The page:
"Thence will come the sprouting seed-grain,
The beginning of good fortune,
The unending of resources,
From the plowing and the sowing,
From the glimmer of the moonlight,
From the splendor of the sunshine,
On the fertile plains of Suomi,
On the meads of Kalevala."

Louhi, hostess of Pohyola,
Thus addressed old Wainamoinen:
"Know I other mighty measures,
Know I means that are efficient,
And against thy golden moonlight,
And the splendor of thy sunshine,
And thy plowing, and thy reaping;
In the rocks I'll sink the moonbeams,
Hide the sun within the mountain,
Let the frost destroy thy sowings,
Freeze the crops on all thy corn-fields;
Iron-hail I'll send from heaven,
On the richness of thine acres,
On the barley of thy planting;
I will drive the bear from forests,
Send thee Otso from the thickets,
That he may destroy thy cattle,
May annihilate thy sheep-folds,
May destroy thy steeds at pasture.
I will send thee nine diseases,
Each more fatal than the other,
That will sicken all thy people,
Make thy children sink and perish,
Nevermore to visit Northland,
Never while the moonlight glimmers
On the plains of Kalevala!"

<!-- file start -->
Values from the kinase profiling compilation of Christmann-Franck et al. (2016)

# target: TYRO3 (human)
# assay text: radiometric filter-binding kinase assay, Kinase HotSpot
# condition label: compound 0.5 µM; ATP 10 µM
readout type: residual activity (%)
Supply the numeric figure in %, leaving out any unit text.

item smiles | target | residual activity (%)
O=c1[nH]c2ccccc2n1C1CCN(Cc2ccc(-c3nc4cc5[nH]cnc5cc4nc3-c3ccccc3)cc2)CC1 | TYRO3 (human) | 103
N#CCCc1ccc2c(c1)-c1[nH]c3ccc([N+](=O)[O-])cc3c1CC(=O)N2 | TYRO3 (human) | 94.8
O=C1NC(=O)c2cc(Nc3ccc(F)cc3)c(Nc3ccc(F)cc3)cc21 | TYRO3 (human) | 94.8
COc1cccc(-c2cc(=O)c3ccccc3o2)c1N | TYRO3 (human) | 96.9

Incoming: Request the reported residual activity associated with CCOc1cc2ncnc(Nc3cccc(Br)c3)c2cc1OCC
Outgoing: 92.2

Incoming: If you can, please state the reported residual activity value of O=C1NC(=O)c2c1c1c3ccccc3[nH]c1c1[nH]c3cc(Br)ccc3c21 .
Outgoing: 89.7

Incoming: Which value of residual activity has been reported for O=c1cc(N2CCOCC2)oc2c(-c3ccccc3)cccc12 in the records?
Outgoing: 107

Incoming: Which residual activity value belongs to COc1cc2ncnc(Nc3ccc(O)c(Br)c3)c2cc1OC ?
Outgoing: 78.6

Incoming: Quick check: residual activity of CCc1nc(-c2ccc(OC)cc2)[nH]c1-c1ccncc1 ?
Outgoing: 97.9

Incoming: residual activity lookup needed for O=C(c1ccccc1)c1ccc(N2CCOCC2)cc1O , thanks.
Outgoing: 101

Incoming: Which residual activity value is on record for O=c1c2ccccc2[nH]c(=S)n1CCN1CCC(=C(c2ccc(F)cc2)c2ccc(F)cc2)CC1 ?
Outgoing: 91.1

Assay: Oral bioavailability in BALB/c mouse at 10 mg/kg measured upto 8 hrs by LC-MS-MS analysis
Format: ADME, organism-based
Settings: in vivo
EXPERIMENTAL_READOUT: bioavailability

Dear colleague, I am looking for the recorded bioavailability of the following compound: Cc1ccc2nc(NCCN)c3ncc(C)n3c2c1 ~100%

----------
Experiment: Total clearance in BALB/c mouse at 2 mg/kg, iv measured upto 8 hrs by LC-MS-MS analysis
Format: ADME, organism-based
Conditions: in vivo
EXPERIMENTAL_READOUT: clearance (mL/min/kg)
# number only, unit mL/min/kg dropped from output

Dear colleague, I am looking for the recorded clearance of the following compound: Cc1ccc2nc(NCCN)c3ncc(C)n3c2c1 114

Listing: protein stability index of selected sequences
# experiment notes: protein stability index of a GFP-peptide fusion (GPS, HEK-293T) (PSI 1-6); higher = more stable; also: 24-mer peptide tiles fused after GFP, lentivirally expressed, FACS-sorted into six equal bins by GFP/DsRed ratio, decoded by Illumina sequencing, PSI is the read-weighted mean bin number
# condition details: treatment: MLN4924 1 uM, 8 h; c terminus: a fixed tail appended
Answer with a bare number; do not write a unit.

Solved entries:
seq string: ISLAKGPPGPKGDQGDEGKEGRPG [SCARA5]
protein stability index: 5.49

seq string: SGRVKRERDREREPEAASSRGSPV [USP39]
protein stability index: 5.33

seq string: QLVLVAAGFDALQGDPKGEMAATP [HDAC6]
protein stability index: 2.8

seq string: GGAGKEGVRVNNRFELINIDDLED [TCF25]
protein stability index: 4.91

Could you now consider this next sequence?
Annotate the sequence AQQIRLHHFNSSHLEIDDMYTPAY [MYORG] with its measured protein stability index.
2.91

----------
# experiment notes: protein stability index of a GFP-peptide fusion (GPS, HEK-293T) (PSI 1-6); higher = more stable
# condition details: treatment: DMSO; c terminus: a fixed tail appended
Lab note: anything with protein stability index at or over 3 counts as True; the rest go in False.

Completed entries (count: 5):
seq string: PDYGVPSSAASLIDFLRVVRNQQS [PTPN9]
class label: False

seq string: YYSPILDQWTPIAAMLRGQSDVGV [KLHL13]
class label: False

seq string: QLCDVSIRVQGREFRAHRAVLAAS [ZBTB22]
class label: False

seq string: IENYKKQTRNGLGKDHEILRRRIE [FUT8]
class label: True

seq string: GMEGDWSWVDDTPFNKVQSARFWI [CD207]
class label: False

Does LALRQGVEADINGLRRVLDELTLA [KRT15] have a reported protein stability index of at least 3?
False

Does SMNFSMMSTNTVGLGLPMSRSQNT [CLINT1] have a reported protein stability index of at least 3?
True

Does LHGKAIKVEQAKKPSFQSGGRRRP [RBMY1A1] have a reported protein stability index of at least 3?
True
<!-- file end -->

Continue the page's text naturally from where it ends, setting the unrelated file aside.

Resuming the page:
Thus the ancient bard made answer:
"Not a Laplander can banish
Wainamoinen and his people;
Never can a Turyalander
Drive my tribes from Kalevala;
God alone has power to banish,
God controls the fate of nations,
Never trusts the arms of evil,
Never gives His strength to others.
As I trust in my Creator,
Call upon benignant Ukko,
He will guard my crops from danger
Drive the Frost-fiend from my corn-fields,
Drive great Otso to his caverns.

"Wicked Louhi of Pohyola,
Thou canst banish evil-doers,
In the rocks canst hide the wicked,
In thy mountains lock the guilty;
Thou canst never hide the moonlight,
Never bide the silver sunshine,
In the caverns of thy kingdom.
Freeze the crops of thine own planting,
Freeze the barley of thy sowing,
Send thine iron-hail from heaven
To destroy the Lapland corn-fields,
To annihilate thy people,
To destroy the hosts of Pohya;
Send great Otso from the heather,
Send the sharp-tooth from the forest,
To the fields of Sariola,